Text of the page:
Author + information
- Received February 7, 1995
- Revision received July 13, 1995
- Accepted August 17, 1995
- Published online January 1, 1996.
- Won Yong Kim, MD**,
- Jens K. Poulsen, MSc,
- Kim Terp, MD and
- Niels-Henrik Staalsen, MD
- ↵**Address for correspondence: Dr. Won Yong Kim, Department of Thoracic and Cardiovascular Surgery, Skejby Sygehus, Aarhus University Hospital, 8200 Aarhus N, Denmark.
Objectives. This study was designed to assess the accuracy of a new Doppler method for quantification of volumetric flow in vivo.
Background. Noninvasive assessment of volumetric flow through heart valves and the great vessels remains a clinical goal. We present a new method for quantification of volumetric flow based on color Doppler mapping that computes velocity vectors over a surface normal to the point of scanning. This Doppler technique assumes only the incompressibility of the fluid. The method is basically independent of the angle of incidence between the ultrasound beam and the direction of blood flow and includes variations of flow area.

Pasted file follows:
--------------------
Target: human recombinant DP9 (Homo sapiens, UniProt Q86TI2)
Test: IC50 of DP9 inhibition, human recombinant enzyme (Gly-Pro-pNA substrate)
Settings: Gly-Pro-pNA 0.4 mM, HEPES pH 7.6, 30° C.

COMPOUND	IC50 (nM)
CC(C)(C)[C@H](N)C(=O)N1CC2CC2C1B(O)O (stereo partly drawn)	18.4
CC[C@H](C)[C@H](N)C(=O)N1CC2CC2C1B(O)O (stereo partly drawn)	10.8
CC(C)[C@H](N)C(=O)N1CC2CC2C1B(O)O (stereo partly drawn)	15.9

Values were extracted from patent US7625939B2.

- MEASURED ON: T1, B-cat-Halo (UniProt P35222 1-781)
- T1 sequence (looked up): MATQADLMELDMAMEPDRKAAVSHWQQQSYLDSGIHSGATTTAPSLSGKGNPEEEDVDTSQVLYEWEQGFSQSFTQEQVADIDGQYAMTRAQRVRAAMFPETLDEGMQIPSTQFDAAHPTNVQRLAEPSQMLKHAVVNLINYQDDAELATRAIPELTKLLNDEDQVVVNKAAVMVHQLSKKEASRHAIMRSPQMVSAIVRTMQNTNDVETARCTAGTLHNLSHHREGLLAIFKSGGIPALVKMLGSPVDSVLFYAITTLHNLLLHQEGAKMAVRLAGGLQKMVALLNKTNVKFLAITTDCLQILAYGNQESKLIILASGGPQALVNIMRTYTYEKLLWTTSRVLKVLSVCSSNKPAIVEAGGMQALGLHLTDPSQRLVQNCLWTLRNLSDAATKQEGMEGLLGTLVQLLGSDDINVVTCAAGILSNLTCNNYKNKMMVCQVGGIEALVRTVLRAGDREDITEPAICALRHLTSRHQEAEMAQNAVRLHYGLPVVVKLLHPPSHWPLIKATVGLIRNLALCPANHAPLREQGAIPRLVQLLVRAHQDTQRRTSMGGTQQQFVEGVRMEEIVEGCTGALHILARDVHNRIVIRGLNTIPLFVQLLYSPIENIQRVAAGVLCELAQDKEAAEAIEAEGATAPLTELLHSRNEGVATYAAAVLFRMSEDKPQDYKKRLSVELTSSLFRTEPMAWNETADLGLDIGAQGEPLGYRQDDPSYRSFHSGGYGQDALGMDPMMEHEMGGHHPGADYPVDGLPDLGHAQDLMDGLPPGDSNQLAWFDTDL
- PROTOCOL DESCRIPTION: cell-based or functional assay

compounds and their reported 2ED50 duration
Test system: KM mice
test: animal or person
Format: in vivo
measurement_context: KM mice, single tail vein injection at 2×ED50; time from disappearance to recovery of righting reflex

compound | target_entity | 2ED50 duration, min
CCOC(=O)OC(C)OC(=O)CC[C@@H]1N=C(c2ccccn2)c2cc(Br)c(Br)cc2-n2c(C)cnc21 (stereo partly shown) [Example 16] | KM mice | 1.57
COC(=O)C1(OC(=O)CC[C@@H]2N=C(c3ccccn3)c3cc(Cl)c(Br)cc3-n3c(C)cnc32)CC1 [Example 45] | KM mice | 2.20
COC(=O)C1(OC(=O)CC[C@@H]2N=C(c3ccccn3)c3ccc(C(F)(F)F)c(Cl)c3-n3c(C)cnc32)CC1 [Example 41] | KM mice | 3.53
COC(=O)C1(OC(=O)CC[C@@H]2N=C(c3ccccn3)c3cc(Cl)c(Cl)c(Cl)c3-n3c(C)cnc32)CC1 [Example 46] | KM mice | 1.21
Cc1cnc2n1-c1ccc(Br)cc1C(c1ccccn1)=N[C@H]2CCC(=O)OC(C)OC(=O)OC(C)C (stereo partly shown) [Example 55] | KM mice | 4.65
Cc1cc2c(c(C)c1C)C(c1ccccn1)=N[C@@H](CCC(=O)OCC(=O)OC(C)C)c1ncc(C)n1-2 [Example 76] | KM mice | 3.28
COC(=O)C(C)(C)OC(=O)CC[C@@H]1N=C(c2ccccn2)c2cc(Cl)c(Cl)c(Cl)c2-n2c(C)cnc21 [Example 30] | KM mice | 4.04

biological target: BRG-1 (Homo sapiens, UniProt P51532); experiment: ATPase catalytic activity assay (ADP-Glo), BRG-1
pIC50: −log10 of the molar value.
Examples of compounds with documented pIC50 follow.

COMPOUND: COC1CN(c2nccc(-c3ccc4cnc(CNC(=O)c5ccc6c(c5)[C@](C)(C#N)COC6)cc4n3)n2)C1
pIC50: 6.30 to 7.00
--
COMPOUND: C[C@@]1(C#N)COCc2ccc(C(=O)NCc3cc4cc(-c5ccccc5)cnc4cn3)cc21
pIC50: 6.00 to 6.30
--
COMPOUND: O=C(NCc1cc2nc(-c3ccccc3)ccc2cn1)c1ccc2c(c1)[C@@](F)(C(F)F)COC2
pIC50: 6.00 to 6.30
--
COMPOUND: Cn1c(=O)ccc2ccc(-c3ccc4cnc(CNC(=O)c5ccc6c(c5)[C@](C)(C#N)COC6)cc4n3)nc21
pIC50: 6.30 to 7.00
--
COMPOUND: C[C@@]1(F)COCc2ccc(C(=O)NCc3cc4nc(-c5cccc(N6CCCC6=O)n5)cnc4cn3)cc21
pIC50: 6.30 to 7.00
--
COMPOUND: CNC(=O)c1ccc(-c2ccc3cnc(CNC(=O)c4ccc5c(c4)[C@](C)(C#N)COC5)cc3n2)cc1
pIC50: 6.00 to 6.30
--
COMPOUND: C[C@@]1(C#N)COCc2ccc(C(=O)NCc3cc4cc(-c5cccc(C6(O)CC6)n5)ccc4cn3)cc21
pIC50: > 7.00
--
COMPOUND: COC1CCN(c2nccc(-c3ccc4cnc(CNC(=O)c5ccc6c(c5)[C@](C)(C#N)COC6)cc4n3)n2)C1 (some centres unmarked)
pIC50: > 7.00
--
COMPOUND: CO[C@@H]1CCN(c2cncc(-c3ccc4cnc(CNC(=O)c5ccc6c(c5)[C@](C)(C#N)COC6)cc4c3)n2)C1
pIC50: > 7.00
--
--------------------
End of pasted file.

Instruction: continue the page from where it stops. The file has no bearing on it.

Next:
Methods. The color Doppler method was tested in seven anesthetized pigs by measuring pulmonary volumetric flows using multiplane Doppler echocardiography. The results were compared with those obtained by the thermodilution technique. In addition, volumetric flows across the mitral valve were determined in 10 normal volunteers by transthoracic Doppler echocardiography and compared with flows obtained with velocity-encoded magnetic resonance imaging (MRI).
Results. The mean value of the differences between the thermodilution technique and color Doppler were −0.16 ± 0.94 liter/min for pulmonary volumetric flows (mean value of differences for [Thermodilution — Color Doppler] ±2 SD of differences). The mean value of the differences between MRI and color Doppler were 0.21 ± 0.83 liter/min for mitral valvular volumetric flows (mean value of differences for [MRI — Color Doppler] ±2 SD of differences).
Conclusions. The method showed close agreement with thermodilution and MRI for assessment of volumetric flow in vivo. It is therefore a noninvasive method with potential applications for cardiac output measurement and for quantification of volumetric flow of valvular insufficiency and restrictive lesions.
This work was supported by grants from The Danish Heart Foundation, the John and Birthe Meyer Foundation and the Karen Elise Jensen Foundation, Copenhagen; the Konsul Johannes Fogh-Nielsen and Fru Ella Fogh-Nielsens and the Aarhus University Research Foundation, Aarhus, Denmark.
- Received February 7, 1995.
- Revision received July 13, 1995.
- Accepted August 17, 1995.
- American College of Cardiology